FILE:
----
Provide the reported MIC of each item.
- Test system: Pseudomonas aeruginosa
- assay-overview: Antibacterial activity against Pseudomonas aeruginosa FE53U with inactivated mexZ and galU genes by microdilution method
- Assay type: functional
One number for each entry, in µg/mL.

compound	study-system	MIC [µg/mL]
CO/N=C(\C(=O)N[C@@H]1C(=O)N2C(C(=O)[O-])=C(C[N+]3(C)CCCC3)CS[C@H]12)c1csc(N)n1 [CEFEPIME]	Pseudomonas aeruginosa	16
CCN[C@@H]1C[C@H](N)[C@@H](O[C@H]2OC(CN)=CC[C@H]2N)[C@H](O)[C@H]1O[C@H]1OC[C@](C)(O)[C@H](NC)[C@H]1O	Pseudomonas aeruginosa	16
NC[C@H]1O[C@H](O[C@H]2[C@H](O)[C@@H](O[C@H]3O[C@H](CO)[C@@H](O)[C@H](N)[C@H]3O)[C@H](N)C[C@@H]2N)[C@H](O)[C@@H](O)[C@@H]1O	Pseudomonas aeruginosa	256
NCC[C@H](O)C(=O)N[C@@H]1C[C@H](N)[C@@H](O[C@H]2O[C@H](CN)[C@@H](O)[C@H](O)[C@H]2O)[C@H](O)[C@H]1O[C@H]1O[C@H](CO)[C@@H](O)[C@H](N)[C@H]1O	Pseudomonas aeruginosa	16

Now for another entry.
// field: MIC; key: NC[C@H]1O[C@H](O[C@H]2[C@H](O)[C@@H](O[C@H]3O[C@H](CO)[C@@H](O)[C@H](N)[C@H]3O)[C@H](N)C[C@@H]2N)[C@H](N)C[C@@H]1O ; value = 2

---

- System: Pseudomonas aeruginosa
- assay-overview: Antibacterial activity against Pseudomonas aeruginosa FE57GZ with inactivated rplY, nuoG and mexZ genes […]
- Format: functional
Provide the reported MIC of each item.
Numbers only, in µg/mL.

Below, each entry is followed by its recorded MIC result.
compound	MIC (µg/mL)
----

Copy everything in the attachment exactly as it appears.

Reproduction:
Provide the reported MIC of each item.
- Test system: Pseudomonas aeruginosa
- assay-overview: Antibacterial activity against Pseudomonas aeruginosa FE53U with inactivated mexZ and galU genes by microdilution method
- Assay type: functional
One number for each entry, in µg/mL.

compound	study-system	MIC [µg/mL]
CO/N=C(\C(=O)N[C@@H]1C(=O)N2C(C(=O)[O-])=C(C[N+]3(C)CCCC3)CS[C@H]12)c1csc(N)n1 [CEFEPIME]	Pseudomonas aeruginosa	16
CCN[C@@H]1C[C@H](N)[C@@H](O[C@H]2OC(CN)=CC[C@H]2N)[C@H](O)[C@H]1O[C@H]1OC[C@](C)(O)[C@H](NC)[C@H]1O	Pseudomonas aeruginosa	16
NC[C@H]1O[C@H](O[C@H]2[C@H](O)[C@@H](O[C@H]3O[C@H](CO)[C@@H](O)[C@H](N)[C@H]3O)[C@H](N)C[C@@H]2N)[C@H](O)[C@@H](O)[C@@H]1O	Pseudomonas aeruginosa	256
NCC[C@H](O)C(=O)N[C@@H]1C[C@H](N)[C@@H](O[C@H]2O[C@H](CN)[C@@H](O)[C@H](O)[C@H]2O)[C@H](O)[C@H]1O[C@H]1O[C@H](CO)[C@@H](O)[C@H](N)[C@H]1O	Pseudomonas aeruginosa	16

Now for another entry.
// field: MIC; key: NC[C@H]1O[C@H](O[C@H]2[C@H](O)[C@@H](O[C@H]3O[C@H](CO)[C@@H](O)[C@H](N)[C@H]3O)[C@H](N)C[C@@H]2N)[C@H](N)C[C@@H]1O ; value = 2

---

- System: Pseudomonas aeruginosa
- assay-overview: Antibacterial activity against Pseudomonas aeruginosa FE57GZ with inactivated rplY, nuoG and mexZ genes […]
- Format: functional
Provide the reported MIC of each item.
Numbers only, in µg/mL.

Below, each entry is followed by its recorded MIC result.
compound	MIC (µg/mL)